Standard & Poor's has removed Bahrain and Oman from negative credit watch as the political climate in both countries continues to improve.
Bahrain's long and short-term local and foreign currency sovereign credit ratings were affirmed at "BBB/A-3" with negative implications, S&P said.
It also affirmed Oman's "A/A-1" long and short-term local and foreign currency ratings.
About Bahrain, S&P said: "We are removing the ratings from CreditWatch because of the diminished near-term political tensions and our expectation that increased public spending will lift economic growth next year, while fiscal implications will be buffered by the GCC support package."
It said Oman had also benefited from an easing of political pressures. "Aside from an isolated killing in Sohar, the protests were largely peaceful, and the quick response of Sultan Qaboos bin Said Al Said to protester demands appears to have eased tensions," S&P said.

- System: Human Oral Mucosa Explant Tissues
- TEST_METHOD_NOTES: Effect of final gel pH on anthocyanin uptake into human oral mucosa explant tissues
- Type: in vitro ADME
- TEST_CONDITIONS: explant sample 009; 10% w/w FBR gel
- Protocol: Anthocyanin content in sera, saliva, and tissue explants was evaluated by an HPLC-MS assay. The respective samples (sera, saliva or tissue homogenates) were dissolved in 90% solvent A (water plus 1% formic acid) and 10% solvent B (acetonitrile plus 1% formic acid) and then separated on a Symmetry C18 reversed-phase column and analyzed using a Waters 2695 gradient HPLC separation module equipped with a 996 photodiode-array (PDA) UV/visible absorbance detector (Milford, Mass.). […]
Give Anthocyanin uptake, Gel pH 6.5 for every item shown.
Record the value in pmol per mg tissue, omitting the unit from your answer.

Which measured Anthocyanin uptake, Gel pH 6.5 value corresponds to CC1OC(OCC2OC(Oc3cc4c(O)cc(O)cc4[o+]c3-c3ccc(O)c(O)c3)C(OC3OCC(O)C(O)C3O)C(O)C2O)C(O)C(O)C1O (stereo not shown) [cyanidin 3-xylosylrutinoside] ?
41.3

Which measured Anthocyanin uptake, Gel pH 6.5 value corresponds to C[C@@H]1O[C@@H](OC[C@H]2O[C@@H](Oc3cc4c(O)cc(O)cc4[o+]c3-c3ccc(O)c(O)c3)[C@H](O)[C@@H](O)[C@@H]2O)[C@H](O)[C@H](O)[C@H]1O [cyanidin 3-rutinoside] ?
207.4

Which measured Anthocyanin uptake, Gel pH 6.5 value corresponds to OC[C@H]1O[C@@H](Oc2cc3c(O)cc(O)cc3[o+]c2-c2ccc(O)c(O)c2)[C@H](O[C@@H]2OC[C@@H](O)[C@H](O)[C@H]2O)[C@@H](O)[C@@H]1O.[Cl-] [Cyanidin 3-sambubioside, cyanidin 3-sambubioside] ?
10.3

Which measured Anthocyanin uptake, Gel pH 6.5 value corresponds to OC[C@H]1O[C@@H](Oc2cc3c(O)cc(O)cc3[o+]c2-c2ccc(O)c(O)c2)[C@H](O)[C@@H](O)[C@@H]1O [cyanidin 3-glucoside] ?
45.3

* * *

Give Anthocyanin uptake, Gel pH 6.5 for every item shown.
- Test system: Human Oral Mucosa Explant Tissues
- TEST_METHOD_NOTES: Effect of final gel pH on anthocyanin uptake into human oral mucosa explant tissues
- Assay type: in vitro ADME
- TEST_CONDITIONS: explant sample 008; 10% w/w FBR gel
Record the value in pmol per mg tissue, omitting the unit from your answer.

Both nations were placed on negative credit watch in March.
Bahrain has been trying to rebuild its image as a financial and business centre after protests erupted in February. After some businesses relocated staff elsewhere in the Gulf, the kingdom has been keen to ensure that such arrangements do not become permanent.
Protests in Oman this year prompted Sultan Qaboos to commit to a US$2.6 billion (Dh9.55bn) spending package in April. Plans to generate 50,000 new jobs were also unveiled.
Saudi Arabia, the UAE, Qatar and Kuwait in March set up a fund to provide $10bn each to Bahrain and Oman.
S&P said it had also ended its negative credit watch on the Bahraini central bank; Bahrain Mumtalakat Holding, the sovereign wealth fund; and Oman Power and Water Procurement.
The economic outlook for both countries this year appears weaker as a result of the unrest.
Barclays Capital has lowered its forecast of Bahrain's economic growth from 4.3 per cent to 1.4 per cent. It lowered its estimate of Oman's economic growth to 4.5 per cent from 5.2 per cent.
Moody's Investors Service in May downgraded Bahrain's sovereign credit rating to "Baa1" from "A3", citing political turmoil and fundamental weaknesses in the banking industry.